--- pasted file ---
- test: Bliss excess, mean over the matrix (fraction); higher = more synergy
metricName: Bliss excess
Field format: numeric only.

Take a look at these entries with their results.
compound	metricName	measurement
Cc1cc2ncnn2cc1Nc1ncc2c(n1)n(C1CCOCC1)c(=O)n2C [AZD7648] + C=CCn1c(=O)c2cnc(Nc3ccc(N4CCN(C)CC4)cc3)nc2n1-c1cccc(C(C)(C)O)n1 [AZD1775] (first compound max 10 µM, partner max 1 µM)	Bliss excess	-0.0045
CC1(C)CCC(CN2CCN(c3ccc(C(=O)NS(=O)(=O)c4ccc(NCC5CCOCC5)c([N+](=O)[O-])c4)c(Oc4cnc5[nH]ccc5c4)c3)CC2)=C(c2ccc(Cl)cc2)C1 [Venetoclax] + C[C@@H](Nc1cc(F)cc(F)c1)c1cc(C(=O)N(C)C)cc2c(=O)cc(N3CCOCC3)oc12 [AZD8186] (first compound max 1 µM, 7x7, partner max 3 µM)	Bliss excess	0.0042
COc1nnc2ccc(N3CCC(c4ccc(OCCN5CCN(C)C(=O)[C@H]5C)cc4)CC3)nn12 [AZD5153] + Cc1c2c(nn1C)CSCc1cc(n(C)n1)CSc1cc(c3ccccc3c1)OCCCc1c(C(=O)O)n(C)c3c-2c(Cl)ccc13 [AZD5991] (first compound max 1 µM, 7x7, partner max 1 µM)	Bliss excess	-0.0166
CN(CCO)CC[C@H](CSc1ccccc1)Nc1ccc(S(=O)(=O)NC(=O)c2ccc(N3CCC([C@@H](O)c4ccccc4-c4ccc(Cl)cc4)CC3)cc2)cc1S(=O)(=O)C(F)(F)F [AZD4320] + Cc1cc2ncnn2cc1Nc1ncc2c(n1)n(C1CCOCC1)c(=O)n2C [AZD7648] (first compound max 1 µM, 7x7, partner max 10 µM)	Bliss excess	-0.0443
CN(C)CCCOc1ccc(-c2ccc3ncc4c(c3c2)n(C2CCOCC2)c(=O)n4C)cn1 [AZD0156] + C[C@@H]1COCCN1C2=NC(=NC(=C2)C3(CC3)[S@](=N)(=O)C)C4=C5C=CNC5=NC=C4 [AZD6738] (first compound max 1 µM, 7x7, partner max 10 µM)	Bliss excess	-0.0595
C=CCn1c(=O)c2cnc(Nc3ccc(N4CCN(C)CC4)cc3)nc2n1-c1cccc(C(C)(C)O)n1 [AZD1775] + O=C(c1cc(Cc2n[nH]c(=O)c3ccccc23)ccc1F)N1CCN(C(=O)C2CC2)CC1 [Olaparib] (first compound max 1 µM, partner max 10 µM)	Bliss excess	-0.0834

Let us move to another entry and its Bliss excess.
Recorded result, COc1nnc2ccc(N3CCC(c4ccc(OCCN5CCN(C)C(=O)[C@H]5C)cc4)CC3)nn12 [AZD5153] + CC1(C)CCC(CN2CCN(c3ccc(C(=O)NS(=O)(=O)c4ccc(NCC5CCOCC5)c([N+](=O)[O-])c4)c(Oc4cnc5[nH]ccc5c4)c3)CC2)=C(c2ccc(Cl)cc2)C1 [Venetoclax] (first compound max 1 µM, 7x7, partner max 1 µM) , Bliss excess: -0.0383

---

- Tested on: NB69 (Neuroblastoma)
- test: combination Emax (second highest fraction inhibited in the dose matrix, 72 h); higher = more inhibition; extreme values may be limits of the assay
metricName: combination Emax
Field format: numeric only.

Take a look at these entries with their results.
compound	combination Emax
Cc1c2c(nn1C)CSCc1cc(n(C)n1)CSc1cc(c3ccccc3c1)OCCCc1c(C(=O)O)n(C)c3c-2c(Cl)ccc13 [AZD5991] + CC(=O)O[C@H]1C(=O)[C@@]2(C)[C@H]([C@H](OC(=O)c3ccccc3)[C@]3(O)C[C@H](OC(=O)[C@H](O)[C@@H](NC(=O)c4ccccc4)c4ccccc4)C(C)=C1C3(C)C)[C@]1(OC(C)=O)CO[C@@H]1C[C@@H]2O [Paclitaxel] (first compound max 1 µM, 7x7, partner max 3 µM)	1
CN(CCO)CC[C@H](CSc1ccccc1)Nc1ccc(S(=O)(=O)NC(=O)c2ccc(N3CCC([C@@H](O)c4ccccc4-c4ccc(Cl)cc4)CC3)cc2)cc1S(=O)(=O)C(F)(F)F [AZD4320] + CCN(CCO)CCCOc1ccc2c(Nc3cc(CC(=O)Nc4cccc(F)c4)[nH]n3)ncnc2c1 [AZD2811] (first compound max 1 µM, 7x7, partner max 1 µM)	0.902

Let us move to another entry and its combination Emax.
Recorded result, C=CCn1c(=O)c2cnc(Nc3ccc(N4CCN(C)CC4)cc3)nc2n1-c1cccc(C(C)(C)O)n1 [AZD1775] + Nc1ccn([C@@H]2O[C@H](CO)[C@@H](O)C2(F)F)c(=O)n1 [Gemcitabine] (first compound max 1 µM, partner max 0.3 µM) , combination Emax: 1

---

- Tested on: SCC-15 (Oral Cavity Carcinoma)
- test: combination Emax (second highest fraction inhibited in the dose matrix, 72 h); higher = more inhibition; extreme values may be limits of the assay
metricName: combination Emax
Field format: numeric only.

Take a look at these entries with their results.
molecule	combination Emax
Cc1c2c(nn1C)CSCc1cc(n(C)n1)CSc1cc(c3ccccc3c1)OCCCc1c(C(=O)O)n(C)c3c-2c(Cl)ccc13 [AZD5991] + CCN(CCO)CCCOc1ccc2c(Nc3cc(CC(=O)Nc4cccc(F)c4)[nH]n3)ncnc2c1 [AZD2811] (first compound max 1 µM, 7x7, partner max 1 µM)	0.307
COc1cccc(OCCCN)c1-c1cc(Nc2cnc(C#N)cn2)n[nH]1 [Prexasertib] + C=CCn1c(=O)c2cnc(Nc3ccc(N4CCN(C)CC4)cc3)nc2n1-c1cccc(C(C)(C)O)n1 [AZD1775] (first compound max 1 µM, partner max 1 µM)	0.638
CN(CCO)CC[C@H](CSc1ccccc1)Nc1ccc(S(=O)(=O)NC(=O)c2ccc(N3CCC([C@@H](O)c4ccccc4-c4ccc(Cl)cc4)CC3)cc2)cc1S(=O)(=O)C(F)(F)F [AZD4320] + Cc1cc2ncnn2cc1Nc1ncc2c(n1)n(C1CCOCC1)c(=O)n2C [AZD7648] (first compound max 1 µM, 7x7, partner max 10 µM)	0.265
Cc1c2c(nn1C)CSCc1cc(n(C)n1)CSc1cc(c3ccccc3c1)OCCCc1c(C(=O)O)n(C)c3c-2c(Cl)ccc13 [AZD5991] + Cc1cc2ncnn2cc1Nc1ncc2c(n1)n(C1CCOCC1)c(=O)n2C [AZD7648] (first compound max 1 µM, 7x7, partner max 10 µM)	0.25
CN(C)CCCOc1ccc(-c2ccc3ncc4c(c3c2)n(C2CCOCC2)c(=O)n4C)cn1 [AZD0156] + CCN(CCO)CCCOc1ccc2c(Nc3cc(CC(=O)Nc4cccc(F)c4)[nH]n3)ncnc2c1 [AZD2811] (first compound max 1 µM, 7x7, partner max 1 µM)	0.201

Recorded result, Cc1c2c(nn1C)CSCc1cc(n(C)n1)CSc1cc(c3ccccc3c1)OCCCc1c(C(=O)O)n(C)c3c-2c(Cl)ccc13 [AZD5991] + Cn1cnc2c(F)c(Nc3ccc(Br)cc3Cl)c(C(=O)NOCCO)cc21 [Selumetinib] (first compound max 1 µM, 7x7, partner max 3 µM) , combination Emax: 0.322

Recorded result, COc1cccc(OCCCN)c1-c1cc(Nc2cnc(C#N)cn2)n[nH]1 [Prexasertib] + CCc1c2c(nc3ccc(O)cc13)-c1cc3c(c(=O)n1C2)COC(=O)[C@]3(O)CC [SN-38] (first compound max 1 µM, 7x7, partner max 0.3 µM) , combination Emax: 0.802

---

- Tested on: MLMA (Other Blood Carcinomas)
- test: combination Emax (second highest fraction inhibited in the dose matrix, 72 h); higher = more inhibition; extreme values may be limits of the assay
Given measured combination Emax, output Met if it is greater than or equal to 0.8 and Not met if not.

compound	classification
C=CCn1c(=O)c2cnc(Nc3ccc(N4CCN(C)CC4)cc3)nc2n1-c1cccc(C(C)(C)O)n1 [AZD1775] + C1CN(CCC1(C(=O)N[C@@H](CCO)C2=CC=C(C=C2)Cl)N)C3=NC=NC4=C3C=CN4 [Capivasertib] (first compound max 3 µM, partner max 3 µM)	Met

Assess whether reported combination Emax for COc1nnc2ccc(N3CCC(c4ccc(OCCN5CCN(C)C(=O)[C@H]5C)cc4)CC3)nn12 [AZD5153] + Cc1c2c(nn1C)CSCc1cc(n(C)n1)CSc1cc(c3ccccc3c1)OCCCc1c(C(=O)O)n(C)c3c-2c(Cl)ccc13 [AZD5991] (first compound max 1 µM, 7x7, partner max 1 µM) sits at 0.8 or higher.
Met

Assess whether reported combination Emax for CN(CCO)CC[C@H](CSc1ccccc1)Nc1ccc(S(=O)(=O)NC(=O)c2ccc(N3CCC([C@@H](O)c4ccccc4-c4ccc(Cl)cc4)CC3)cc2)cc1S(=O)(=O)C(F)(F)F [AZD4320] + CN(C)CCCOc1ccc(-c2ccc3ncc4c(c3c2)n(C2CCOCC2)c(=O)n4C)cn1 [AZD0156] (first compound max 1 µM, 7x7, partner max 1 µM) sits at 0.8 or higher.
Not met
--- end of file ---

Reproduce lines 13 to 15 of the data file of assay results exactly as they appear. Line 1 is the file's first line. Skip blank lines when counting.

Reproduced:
Recorded result, COc1nnc2ccc(N3CCC(c4ccc(OCCN5CCN(C)C(=O)[C@H]5C)cc4)CC3)nn12 [AZD5153] + CC1(C)CCC(CN2CCN(c3ccc(C(=O)NS(=O)(=O)c4ccc(NCC5CCOCC5)c([N+](=O)[O-])c4)c(Oc4cnc5[nH]ccc5c4)c3)CC2)=C(c2ccc(Cl)cc2)C1 [Venetoclax] (first compound max 1 µM, 7x7, partner max 1 µM) , Bliss excess: -0.0383

---

- Tested on: NB69 (Neuroblastoma)